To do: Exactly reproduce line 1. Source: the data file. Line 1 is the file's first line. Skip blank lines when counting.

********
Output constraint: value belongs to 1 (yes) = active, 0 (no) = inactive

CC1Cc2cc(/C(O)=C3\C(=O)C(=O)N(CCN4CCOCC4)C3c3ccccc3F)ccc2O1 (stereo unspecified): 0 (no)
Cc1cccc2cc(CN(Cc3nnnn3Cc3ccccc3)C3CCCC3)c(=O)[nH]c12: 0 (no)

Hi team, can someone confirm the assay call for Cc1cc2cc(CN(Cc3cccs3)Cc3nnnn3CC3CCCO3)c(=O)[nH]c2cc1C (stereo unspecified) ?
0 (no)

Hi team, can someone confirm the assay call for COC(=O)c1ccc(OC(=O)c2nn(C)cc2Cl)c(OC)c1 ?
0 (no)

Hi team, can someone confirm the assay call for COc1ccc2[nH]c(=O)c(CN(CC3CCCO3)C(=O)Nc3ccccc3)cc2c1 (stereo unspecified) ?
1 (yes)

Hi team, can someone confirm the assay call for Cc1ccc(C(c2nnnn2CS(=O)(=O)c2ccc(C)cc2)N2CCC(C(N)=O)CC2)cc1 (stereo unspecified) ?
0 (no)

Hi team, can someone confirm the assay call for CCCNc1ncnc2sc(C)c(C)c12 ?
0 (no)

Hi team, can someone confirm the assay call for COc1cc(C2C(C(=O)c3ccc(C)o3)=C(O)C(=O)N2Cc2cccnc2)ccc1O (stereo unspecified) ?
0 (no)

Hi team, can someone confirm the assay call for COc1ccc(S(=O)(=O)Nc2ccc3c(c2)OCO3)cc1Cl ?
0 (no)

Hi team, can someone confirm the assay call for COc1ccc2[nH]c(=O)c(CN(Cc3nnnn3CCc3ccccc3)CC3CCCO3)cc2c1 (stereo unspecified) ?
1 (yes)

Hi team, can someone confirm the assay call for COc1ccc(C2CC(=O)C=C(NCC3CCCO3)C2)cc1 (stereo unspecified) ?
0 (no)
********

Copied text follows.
Output constraint: value belongs to 1 (yes) = active, 0 (no) = inactive